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Hack the Box (HTB) machines walkthrough series — Resolute

September 14, 2020 by Security Ninja

Today, we will be continuing with our exploration of Hack the Box (HTB) machines, as seen in previous articles. This walkthrough is of an HTB machine named Resolute.

HTB is an excellent platform that hosts machines belonging to multiple OSes. It also has some other challenges as well. Individuals have to solve the puzzle (simple enumeration plus pentest) in order to log into the platform and download the VPN pack to connect to the machines hosted on the HTB platform.

Note: Only write-ups of retired HTB machines are allowed. The machine in this article, named Resolute, is retired.

The walkthrough

Let’s start with this machine.

  1. Download the VPN pack for the individual user and use the guidelines to log into the HTB VPN.
  2. The “Resolute” machine IP is
  3. We will adopt our usual methodology of performing penetration testing. Let’s start with enumeration in order to learn as much about the machine as possible.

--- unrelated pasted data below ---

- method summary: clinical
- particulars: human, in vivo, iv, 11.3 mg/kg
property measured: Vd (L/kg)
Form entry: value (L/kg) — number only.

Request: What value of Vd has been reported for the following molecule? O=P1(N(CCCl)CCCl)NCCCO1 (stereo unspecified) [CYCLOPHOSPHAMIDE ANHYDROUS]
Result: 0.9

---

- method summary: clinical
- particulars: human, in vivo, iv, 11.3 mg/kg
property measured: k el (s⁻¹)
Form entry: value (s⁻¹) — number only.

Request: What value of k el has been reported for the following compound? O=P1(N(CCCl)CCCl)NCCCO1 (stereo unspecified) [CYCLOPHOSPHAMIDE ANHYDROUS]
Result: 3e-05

4. As usual, let’s start with the nmap scan to gather more information about the services running on this machine. [CLICK IMAGES TO ENLARGE]
    <<nmap -sC -sV -p- -oA Resolute>>

  5. The enumerated results indicate to run another enumeration of the whole domain via enum4linux. Some of the important information enumerated from it can be seen.
    1. Below, we can see the SID of the back:
    2. A password in the “desc” section:
    3. A list of all the users:
    4. Interestingly enough, a user in contractor’s group explicitly popped up:
  6. Using the above pass for all the users eventually worked for user “melanie.” We’ll log in with evil-winrm to grab user.txt.
  7. Enumerating with current user and got an interesting file, as shown below.
  8. It has a password for user ryan (which, from above enumeration, we know was also part of the contractors group).
  9. Using that password to log in as user ryan. Listing groups for the user current reveals that the user was also part of the DNSADMINS group.
  10. Now we need to follow a well-crafted exploit to abuse these high permissions!
  11. Creating a reverse shell DLL via msfvenom
  12. Using dnscmd to inject our malicious DLL as shown below and restarting service for the changes to take place:
  13. Below, it can be seen that as the service is restarted, the DLL has been picked from our locally hosted share.
  14. And we got a reverse shell back as a system.

So, this was a very straightforward machine with the initial hold done via enumeration and then exploiting a particular group membership powers to raise it to system level.

We will continue this series with many more examples of interesting HTB machines.

Posted: September 14, 2020
Security Ninja
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